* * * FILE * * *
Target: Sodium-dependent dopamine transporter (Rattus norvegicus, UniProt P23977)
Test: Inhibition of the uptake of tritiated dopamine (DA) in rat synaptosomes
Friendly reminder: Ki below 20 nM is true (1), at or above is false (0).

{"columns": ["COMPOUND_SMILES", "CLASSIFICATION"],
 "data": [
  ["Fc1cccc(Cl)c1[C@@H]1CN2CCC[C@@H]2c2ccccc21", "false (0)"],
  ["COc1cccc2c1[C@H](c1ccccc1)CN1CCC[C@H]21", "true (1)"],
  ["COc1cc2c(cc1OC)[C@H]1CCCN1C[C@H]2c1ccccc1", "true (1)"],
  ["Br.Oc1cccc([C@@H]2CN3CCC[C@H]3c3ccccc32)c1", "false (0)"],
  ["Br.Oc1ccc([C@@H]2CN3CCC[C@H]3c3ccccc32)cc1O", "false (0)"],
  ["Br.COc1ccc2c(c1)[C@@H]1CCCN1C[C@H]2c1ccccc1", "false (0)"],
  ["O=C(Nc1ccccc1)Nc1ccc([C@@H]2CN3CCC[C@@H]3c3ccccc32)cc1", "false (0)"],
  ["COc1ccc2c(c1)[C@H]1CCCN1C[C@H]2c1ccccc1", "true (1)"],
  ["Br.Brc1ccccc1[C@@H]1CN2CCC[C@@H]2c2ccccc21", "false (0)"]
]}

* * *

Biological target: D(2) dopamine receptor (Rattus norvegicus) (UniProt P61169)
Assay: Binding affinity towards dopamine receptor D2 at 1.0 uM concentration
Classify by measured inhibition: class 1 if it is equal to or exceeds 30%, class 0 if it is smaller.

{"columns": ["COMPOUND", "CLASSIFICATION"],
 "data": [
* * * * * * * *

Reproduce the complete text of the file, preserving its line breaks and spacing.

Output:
Target: Sodium-dependent dopamine transporter (Rattus norvegicus, UniProt P23977)
Test: Inhibition of the uptake of tritiated dopamine (DA) in rat synaptosomes
Friendly reminder: Ki below 20 nM is true (1), at or above is false (0).

{"columns": ["COMPOUND_SMILES", "CLASSIFICATION"],
 "data": [
  ["Fc1cccc(Cl)c1[C@@H]1CN2CCC[C@@H]2c2ccccc21", "false (0)"],
  ["COc1cccc2c1[C@H](c1ccccc1)CN1CCC[C@H]21", "true (1)"],
  ["COc1cc2c(cc1OC)[C@H]1CCCN1C[C@H]2c1ccccc1", "true (1)"],
  ["Br.Oc1cccc([C@@H]2CN3CCC[C@H]3c3ccccc32)c1", "false (0)"],
  ["Br.Oc1ccc([C@@H]2CN3CCC[C@H]3c3ccccc32)cc1O", "false (0)"],
  ["Br.COc1ccc2c(c1)[C@@H]1CCCN1C[C@H]2c1ccccc1", "false (0)"],
  ["O=C(Nc1ccccc1)Nc1ccc([C@@H]2CN3CCC[C@@H]3c3ccccc32)cc1", "false (0)"],
  ["COc1ccc2c(c1)[C@H]1CCCN1C[C@H]2c1ccccc1", "true (1)"],
  ["Br.Brc1ccccc1[C@@H]1CN2CCC[C@@H]2c2ccccc21", "false (0)"]
]}

* * *

Biological target: D(2) dopamine receptor (Rattus norvegicus) (UniProt P61169)
Assay: Binding affinity towards dopamine receptor D2 at 1.0 uM concentration
Classify by measured inhibition: class 1 if it is equal to or exceeds 30%, class 0 if it is smaller.

{"columns": ["COMPOUND", "CLASSIFICATION"],
 "data": [